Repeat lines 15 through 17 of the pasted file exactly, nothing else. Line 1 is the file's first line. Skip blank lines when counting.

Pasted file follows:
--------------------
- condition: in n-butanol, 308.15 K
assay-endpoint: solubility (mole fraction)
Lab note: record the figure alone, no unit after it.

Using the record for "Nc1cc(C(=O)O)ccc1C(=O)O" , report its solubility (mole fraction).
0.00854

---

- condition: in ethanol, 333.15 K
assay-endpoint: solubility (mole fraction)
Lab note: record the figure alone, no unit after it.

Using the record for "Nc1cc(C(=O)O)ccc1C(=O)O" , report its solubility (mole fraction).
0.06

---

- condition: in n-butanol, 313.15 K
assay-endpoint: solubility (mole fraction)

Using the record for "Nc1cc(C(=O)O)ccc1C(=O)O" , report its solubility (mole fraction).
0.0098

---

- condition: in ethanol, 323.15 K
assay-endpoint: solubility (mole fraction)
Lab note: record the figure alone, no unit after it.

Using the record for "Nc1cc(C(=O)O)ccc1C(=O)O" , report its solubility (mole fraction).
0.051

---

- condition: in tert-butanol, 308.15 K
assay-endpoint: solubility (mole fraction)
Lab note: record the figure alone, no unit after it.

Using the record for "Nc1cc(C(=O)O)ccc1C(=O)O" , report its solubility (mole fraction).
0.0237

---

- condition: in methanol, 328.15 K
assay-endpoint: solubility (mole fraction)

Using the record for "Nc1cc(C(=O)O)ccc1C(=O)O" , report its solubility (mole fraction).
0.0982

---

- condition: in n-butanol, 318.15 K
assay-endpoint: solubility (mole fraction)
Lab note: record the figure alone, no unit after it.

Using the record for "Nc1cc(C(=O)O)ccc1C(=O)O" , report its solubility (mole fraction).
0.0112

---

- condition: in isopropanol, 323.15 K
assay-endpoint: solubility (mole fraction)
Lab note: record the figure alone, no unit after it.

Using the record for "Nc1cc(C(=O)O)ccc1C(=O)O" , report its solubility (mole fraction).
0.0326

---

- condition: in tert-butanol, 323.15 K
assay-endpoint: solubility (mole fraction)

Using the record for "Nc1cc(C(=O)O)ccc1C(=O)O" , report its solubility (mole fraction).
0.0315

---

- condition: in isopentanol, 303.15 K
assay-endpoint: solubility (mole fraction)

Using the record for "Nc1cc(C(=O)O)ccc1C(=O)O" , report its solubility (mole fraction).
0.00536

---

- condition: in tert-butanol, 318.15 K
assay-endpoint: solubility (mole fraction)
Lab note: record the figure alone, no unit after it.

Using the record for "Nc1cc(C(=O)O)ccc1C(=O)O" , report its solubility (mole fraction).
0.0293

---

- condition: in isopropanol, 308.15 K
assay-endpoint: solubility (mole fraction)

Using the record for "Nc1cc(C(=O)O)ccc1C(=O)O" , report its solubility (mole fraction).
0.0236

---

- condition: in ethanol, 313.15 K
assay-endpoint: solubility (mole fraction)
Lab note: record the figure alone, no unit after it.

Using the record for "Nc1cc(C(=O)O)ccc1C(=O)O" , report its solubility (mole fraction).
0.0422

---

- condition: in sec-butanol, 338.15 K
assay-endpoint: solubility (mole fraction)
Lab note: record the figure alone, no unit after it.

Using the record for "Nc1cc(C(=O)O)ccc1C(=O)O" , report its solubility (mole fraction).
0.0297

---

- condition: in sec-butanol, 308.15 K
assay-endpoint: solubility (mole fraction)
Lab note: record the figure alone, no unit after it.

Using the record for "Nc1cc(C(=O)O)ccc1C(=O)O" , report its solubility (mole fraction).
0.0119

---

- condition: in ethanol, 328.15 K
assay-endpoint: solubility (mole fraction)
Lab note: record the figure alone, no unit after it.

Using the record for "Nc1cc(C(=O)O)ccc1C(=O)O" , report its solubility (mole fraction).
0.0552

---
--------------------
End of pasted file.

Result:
Using the record for "Nc1cc(C(=O)O)ccc1C(=O)O" , report its solubility (mole fraction).
0.0098

---